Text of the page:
Play Ball and Give Back to the Community with the Potter Baseball Tour

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The Potter Baseball Tour—started by Jeff Potter, a 1972 sixth-round draft pick of the Detroit Tigers—is a program dedicated to letting baseball players play the game they love while demonstrating the importance of community service and charity work.

The author of a book called Whatever Happened To Baseball?, Potter believes that baseball has been on a downward spiral for decades. "Youth baseball is in bad shape," he says. "[It] used to be all about having fun, competing and good mentoring." Now, he argues, it's all about money and showcasing.

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The Potter Baseball Tour—started by Jeff Potter, a 1972 sixth-round draft pick of the Detroit Tigers—is a program dedicated to letting baseball players play the game they love while demonstrating the importance of community service and charity work.

The author of a book called Whatever Happened To Baseball?, Potter believes that baseball has been on a downward spiral for decades. "Youth baseball is in bad shape," he says. "[It] used to be all about having fun, competing and good mentoring." Now, he argues, it's all about money and showcasing.

Entering its third year, the Potter Tour takes athletes on a three-week jaunt through various towns in America to play baseball and volunteer. Although many of the players come from the visited towns, there is no geographical limit to who can join the Tour.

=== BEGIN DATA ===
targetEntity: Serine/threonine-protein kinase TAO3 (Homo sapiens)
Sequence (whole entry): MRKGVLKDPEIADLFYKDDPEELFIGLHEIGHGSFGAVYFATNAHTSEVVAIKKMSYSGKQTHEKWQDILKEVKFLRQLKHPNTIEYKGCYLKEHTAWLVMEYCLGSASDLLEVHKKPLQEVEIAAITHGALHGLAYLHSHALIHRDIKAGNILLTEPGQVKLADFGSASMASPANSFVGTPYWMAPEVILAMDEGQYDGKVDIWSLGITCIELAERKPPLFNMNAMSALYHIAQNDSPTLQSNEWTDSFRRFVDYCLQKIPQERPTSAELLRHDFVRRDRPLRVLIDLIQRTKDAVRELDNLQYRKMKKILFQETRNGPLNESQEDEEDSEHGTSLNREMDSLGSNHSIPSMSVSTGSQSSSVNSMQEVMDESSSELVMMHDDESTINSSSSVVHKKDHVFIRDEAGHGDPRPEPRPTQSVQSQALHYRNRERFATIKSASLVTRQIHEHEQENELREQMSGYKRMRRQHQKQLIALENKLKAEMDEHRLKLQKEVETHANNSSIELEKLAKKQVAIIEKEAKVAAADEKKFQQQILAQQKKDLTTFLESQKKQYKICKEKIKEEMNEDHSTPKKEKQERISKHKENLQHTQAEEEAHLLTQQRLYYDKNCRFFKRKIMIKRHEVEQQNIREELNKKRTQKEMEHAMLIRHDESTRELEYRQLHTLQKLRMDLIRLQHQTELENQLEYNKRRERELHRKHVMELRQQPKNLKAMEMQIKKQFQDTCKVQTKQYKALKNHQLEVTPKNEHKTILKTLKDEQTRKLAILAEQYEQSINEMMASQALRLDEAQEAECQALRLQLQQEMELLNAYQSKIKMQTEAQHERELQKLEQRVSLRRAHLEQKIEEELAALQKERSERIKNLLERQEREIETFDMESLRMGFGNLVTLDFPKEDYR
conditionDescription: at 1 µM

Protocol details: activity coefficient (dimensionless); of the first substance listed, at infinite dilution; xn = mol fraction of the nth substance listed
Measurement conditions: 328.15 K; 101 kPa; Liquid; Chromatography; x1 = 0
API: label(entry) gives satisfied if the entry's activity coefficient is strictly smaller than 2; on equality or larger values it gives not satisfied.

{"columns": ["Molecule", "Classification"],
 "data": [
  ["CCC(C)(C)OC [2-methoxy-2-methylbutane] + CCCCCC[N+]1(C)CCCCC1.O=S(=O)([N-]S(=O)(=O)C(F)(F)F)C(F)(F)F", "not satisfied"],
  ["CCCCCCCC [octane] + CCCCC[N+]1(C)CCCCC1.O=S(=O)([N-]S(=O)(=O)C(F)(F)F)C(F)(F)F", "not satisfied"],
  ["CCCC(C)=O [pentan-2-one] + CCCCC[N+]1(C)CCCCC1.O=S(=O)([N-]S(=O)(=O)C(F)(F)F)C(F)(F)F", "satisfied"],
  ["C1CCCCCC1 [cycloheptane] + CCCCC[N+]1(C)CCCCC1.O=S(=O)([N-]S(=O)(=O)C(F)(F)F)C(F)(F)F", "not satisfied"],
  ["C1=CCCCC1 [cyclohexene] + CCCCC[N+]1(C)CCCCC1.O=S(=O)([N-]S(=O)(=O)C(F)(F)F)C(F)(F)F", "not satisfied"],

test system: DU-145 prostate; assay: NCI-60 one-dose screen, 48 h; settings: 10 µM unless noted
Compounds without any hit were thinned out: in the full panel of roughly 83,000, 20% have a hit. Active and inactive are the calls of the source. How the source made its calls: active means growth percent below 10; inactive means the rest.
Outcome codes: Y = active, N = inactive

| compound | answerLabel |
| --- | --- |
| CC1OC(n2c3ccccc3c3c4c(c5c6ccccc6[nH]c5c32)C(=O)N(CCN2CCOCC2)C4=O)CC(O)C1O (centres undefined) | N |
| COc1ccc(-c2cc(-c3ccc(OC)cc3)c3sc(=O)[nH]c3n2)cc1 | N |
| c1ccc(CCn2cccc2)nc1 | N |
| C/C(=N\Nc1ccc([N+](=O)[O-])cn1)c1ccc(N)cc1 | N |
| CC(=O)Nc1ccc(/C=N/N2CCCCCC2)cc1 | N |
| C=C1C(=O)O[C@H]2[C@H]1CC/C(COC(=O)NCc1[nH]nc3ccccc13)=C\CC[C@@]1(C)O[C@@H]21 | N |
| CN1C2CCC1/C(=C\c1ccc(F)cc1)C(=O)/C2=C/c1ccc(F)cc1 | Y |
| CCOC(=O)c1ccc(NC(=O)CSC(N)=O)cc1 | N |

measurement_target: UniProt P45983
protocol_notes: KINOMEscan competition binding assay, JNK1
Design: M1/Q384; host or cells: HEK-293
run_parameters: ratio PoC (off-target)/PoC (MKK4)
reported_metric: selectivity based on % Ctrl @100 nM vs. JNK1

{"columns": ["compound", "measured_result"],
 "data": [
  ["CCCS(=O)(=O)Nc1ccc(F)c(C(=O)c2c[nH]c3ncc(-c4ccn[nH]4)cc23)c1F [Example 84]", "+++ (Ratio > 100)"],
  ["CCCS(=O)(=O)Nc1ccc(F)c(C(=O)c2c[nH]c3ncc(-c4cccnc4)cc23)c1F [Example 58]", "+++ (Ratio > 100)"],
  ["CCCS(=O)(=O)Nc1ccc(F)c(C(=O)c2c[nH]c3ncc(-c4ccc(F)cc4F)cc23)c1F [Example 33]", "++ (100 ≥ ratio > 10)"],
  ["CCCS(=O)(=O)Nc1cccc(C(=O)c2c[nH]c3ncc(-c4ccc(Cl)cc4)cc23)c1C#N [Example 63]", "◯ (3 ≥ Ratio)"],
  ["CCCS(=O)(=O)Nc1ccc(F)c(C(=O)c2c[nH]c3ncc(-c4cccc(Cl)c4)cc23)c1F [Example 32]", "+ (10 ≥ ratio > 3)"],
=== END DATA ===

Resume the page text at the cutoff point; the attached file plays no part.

During the Tour, athletes play baseball and run clinics for local teams. But the idea is not to pit one team against another. It's to enjoy playing the game. Constant competition can be draining (just ask any three-sport athlete), and playing a sport for sheer fun reminds athletes why they love the game.

At the conclusion of the game in each town, the players give back to the community. In Butler, Pa., after connecting with an old friend who coaches volleyball at Butler High School, Potter learned that one of his friend's former players had been diagnosed with cancer. The tour hosted a volleyball tournament that raised over $4,000 to cover some of the girl's medical expenses.

The Potter Baseball Tour demonstrates the importance of being a well-rounded athlete. By balancing athletics with volunteerism and community service, high school athletes can gain gratificati0n from helping others and cultivate a lasting love of America's pasttime.

Interested? Male baseball players between the ages of 13 and 16 can join. Start by filling out a player application. Potter may personally visit you and your family to see if his program is a good fit.

Read more about the program and the athletes involved at potterbaseball.com.

Photo:  gazette.net


Photo Credit: Getty Images // Thinkstock

Topics: BASEBALL | VOLLEYBALL | CLINICS